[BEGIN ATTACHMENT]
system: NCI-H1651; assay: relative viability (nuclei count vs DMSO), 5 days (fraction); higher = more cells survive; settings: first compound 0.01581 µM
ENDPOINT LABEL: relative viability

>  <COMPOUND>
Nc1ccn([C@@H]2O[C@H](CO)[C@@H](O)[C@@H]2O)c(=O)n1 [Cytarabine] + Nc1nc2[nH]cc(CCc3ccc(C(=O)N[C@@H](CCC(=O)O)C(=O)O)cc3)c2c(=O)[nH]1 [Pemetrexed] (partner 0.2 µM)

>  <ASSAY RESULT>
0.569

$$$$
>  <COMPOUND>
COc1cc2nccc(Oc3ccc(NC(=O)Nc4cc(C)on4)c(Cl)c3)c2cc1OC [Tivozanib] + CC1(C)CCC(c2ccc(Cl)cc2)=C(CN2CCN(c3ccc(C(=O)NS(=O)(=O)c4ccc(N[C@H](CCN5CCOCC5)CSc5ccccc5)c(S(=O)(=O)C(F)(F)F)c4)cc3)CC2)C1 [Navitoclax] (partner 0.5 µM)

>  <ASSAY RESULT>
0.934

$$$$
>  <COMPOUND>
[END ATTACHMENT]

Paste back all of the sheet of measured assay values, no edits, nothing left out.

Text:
system: NCI-H1651; assay: relative viability (nuclei count vs DMSO), 5 days (fraction); higher = more cells survive; settings: first compound 0.01581 µM
ENDPOINT LABEL: relative viability

>  <COMPOUND>
Nc1ccn([C@@H]2O[C@H](CO)[C@@H](O)[C@@H]2O)c(=O)n1 [Cytarabine] + Nc1nc2[nH]cc(CCc3ccc(C(=O)N[C@@H](CCC(=O)O)C(=O)O)cc3)c2c(=O)[nH]1 [Pemetrexed] (partner 0.2 µM)

>  <ASSAY RESULT>
0.569

$$$$
>  <COMPOUND>
COc1cc2nccc(Oc3ccc(NC(=O)Nc4cc(C)on4)c(Cl)c3)c2cc1OC [Tivozanib] + CC1(C)CCC(c2ccc(Cl)cc2)=C(CN2CCN(c3ccc(C(=O)NS(=O)(=O)c4ccc(N[C@H](CCN5CCOCC5)CSc5ccccc5)c(S(=O)(=O)C(F)(F)F)c4)cc3)CC2)C1 [Navitoclax] (partner 0.5 µM)

>  <ASSAY RESULT>
0.934

$$$$
>  <COMPOUND>